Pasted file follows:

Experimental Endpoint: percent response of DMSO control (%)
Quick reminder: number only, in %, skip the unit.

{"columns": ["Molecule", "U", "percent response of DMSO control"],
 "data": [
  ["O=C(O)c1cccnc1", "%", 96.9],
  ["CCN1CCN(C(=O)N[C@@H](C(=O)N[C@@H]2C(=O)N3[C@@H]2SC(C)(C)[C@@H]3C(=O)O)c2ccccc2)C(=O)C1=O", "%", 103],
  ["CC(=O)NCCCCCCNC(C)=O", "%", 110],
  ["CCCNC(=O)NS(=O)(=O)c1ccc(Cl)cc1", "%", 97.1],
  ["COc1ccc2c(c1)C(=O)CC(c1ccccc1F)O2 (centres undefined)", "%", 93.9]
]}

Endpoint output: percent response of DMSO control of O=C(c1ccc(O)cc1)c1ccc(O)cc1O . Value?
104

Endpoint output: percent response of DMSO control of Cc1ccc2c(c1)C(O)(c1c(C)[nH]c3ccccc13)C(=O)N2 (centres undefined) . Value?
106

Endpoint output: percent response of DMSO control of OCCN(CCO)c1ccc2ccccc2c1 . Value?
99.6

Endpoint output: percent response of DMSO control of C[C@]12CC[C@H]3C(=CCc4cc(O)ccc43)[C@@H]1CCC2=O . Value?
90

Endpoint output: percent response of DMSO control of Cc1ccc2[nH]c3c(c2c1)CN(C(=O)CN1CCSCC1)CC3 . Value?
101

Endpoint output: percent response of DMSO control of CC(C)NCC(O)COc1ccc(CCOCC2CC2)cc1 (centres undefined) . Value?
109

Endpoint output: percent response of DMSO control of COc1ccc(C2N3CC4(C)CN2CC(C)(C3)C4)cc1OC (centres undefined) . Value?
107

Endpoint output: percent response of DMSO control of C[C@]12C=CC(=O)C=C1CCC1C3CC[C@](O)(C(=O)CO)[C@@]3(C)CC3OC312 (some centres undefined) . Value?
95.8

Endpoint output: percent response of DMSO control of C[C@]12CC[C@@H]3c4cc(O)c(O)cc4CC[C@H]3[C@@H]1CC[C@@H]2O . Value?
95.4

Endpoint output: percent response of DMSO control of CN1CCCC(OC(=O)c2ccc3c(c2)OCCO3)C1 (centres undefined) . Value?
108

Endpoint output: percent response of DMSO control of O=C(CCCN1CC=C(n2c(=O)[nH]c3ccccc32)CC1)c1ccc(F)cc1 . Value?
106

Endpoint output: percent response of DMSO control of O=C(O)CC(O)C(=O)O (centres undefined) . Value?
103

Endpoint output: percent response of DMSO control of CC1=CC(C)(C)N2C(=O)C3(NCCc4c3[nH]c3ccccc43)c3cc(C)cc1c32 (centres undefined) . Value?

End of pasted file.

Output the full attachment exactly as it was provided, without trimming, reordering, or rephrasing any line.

Experimental Endpoint: percent response of DMSO control (%)
Quick reminder: number only, in %, skip the unit.

{"columns": ["Molecule", "U", "percent response of DMSO control"],
 "data": [
  ["O=C(O)c1cccnc1", "%", 96.9],
  ["CCN1CCN(C(=O)N[C@@H](C(=O)N[C@@H]2C(=O)N3[C@@H]2SC(C)(C)[C@@H]3C(=O)O)c2ccccc2)C(=O)C1=O", "%", 103],
  ["CC(=O)NCCCCCCNC(C)=O", "%", 110],
  ["CCCNC(=O)NS(=O)(=O)c1ccc(Cl)cc1", "%", 97.1],
  ["COc1ccc2c(c1)C(=O)CC(c1ccccc1F)O2 (centres undefined)", "%", 93.9]
]}

Endpoint output: percent response of DMSO control of O=C(c1ccc(O)cc1)c1ccc(O)cc1O . Value?
104

Endpoint output: percent response of DMSO control of Cc1ccc2c(c1)C(O)(c1c(C)[nH]c3ccccc13)C(=O)N2 (centres undefined) . Value?
106

Endpoint output: percent response of DMSO control of OCCN(CCO)c1ccc2ccccc2c1 . Value?
99.6

Endpoint output: percent response of DMSO control of C[C@]12CC[C@H]3C(=CCc4cc(O)ccc43)[C@@H]1CCC2=O . Value?
90

Endpoint output: percent response of DMSO control of Cc1ccc2[nH]c3c(c2c1)CN(C(=O)CN1CCSCC1)CC3 . Value?
101

Endpoint output: percent response of DMSO control of CC(C)NCC(O)COc1ccc(CCOCC2CC2)cc1 (centres undefined) . Value?
109

Endpoint output: percent response of DMSO control of COc1ccc(C2N3CC4(C)CN2CC(C)(C3)C4)cc1OC (centres undefined) . Value?
107

Endpoint output: percent response of DMSO control of C[C@]12C=CC(=O)C=C1CCC1C3CC[C@](O)(C(=O)CO)[C@@]3(C)CC3OC312 (some centres undefined) . Value?
95.8

Endpoint output: percent response of DMSO control of C[C@]12CC[C@@H]3c4cc(O)c(O)cc4CC[C@H]3[C@@H]1CC[C@@H]2O . Value?
95.4

Endpoint output: percent response of DMSO control of CN1CCCC(OC(=O)c2ccc3c(c2)OCCO3)C1 (centres undefined) . Value?
108

Endpoint output: percent response of DMSO control of O=C(CCCN1CC=C(n2c(=O)[nH]c3ccccc32)CC1)c1ccc(F)cc1 . Value?
106

Endpoint output: percent response of DMSO control of O=C(O)CC(O)C(=O)O (centres undefined) . Value?
103

Endpoint output: percent response of DMSO control of CC1=CC(C)(C)N2C(=O)C3(NCCc4c3[nH]c3ccccc43)c3cc(C)cc1c32 (centres undefined) . Value?